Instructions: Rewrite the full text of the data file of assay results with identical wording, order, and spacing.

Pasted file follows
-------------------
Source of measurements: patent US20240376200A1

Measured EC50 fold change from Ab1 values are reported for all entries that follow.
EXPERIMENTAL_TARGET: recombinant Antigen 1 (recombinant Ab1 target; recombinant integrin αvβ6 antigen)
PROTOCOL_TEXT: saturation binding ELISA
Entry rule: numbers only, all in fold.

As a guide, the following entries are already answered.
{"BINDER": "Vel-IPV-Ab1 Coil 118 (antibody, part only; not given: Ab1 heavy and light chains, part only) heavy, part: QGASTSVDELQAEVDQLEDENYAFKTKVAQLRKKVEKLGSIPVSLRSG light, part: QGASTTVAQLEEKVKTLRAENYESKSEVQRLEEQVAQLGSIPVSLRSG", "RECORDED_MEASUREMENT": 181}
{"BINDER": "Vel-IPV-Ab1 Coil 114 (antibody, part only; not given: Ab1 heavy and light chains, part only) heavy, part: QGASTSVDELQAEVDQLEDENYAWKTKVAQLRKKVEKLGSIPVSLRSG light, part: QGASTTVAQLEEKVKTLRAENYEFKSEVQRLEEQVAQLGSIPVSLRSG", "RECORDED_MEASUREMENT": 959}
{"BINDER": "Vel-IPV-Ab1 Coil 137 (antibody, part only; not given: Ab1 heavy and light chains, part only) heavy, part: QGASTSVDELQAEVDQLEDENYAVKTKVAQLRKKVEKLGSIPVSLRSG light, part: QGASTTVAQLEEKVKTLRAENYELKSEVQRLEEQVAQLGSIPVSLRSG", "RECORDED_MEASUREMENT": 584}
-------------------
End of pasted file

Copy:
Source of measurements: patent US20240376200A1

Measured EC50 fold change from Ab1 values are reported for all entries that follow.
EXPERIMENTAL_TARGET: recombinant Antigen 1 (recombinant Ab1 target; recombinant integrin αvβ6 antigen)
PROTOCOL_TEXT: saturation binding ELISA
Entry rule: numbers only, all in fold.

As a guide, the following entries are already answered.
{"BINDER": "Vel-IPV-Ab1 Coil 118 (antibody, part only; not given: Ab1 heavy and light chains, part only) heavy, part: QGASTSVDELQAEVDQLEDENYAFKTKVAQLRKKVEKLGSIPVSLRSG light, part: QGASTTVAQLEEKVKTLRAENYESKSEVQRLEEQVAQLGSIPVSLRSG", "RECORDED_MEASUREMENT": 181}
{"BINDER": "Vel-IPV-Ab1 Coil 114 (antibody, part only; not given: Ab1 heavy and light chains, part only) heavy, part: QGASTSVDELQAEVDQLEDENYAWKTKVAQLRKKVEKLGSIPVSLRSG light, part: QGASTTVAQLEEKVKTLRAENYEFKSEVQRLEEQVAQLGSIPVSLRSG", "RECORDED_MEASUREMENT": 959}
{"BINDER": "Vel-IPV-Ab1 Coil 137 (antibody, part only; not given: Ab1 heavy and light chains, part only) heavy, part: QGASTSVDELQAEVDQLEDENYAVKTKVAQLRKKVEKLGSIPVSLRSG light, part: QGASTTVAQLEEKVKTLRAENYELKSEVQRLEEQVAQLGSIPVSLRSG", "RECORDED_MEASUREMENT": 584}